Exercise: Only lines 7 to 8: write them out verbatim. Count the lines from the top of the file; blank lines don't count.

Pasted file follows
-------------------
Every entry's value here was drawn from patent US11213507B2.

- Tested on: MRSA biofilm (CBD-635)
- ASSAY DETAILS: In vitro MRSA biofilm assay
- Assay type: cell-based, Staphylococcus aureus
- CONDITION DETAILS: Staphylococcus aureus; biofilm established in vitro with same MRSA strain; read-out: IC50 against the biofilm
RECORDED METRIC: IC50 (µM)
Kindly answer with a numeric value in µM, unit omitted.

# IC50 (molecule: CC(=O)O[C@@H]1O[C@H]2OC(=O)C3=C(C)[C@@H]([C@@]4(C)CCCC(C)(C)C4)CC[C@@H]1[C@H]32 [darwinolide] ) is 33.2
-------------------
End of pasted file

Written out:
Kindly answer with a numeric value in µM, unit omitted.

# IC50 (molecule: CC(=O)O[C@@H]1O[C@H]2OC(=O)C3=C(C)[C@@H]([C@@]4(C)CCCC(C)(C)C4)CC[C@@H]1[C@H]32 [darwinolide] ) is 33.2